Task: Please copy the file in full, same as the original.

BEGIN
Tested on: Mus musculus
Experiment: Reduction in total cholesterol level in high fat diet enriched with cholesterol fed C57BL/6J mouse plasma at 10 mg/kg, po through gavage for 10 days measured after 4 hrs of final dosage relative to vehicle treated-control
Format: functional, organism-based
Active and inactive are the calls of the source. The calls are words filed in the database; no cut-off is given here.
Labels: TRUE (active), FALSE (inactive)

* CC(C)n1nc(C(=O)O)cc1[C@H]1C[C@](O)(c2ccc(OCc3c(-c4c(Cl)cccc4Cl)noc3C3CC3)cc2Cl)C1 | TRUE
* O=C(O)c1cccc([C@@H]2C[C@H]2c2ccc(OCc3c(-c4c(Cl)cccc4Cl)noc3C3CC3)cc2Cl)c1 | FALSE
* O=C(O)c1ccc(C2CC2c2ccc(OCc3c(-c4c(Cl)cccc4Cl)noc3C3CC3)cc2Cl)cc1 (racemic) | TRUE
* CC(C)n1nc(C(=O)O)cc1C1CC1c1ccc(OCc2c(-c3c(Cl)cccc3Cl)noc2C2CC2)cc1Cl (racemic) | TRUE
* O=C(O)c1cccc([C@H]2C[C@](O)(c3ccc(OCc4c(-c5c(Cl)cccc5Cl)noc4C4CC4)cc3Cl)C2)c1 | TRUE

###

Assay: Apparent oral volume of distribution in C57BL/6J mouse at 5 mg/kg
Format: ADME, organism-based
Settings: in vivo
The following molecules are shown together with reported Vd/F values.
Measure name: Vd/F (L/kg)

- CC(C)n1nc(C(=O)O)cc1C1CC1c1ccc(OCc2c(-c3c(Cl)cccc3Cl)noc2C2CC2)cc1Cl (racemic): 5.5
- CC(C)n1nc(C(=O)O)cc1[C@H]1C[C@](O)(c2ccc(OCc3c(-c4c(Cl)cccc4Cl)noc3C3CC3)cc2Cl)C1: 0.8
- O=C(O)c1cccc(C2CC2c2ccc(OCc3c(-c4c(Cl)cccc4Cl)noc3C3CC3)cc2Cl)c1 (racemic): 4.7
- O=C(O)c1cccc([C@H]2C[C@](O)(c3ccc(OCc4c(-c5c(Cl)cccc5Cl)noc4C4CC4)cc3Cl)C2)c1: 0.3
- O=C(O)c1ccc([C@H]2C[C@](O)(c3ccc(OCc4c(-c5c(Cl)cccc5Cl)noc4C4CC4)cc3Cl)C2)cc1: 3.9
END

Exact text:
Tested on: Mus musculus
Experiment: Reduction in total cholesterol level in high fat diet enriched with cholesterol fed C57BL/6J mouse plasma at 10 mg/kg, po through gavage for 10 days measured after 4 hrs of final dosage relative to vehicle treated-control
Format: functional, organism-based
Active and inactive are the calls of the source. The calls are words filed in the database; no cut-off is given here.
Labels: TRUE (active), FALSE (inactive)

* CC(C)n1nc(C(=O)O)cc1[C@H]1C[C@](O)(c2ccc(OCc3c(-c4c(Cl)cccc4Cl)noc3C3CC3)cc2Cl)C1 | TRUE
* O=C(O)c1cccc([C@@H]2C[C@H]2c2ccc(OCc3c(-c4c(Cl)cccc4Cl)noc3C3CC3)cc2Cl)c1 | FALSE
* O=C(O)c1ccc(C2CC2c2ccc(OCc3c(-c4c(Cl)cccc4Cl)noc3C3CC3)cc2Cl)cc1 (racemic) | TRUE
* CC(C)n1nc(C(=O)O)cc1C1CC1c1ccc(OCc2c(-c3c(Cl)cccc3Cl)noc2C2CC2)cc1Cl (racemic) | TRUE
* O=C(O)c1cccc([C@H]2C[C@](O)(c3ccc(OCc4c(-c5c(Cl)cccc5Cl)noc4C4CC4)cc3Cl)C2)c1 | TRUE

###

Assay: Apparent oral volume of distribution in C57BL/6J mouse at 5 mg/kg
Format: ADME, organism-based
Settings: in vivo
The following molecules are shown together with reported Vd/F values.
Measure name: Vd/F (L/kg)

- CC(C)n1nc(C(=O)O)cc1C1CC1c1ccc(OCc2c(-c3c(Cl)cccc3Cl)noc2C2CC2)cc1Cl (racemic): 5.5
- CC(C)n1nc(C(=O)O)cc1[C@H]1C[C@](O)(c2ccc(OCc3c(-c4c(Cl)cccc4Cl)noc3C3CC3)cc2Cl)C1: 0.8
- O=C(O)c1cccc(C2CC2c2ccc(OCc3c(-c4c(Cl)cccc4Cl)noc3C3CC3)cc2Cl)c1 (racemic): 4.7
- O=C(O)c1cccc([C@H]2C[C@](O)(c3ccc(OCc4c(-c5c(Cl)cccc5Cl)noc4C4CC4)cc3Cl)C2)c1: 0.3
- O=C(O)c1ccc([C@H]2C[C@](O)(c3ccc(OCc4c(-c5c(Cl)cccc5Cl)noc4C4CC4)cc3Cl)C2)cc1: 3.9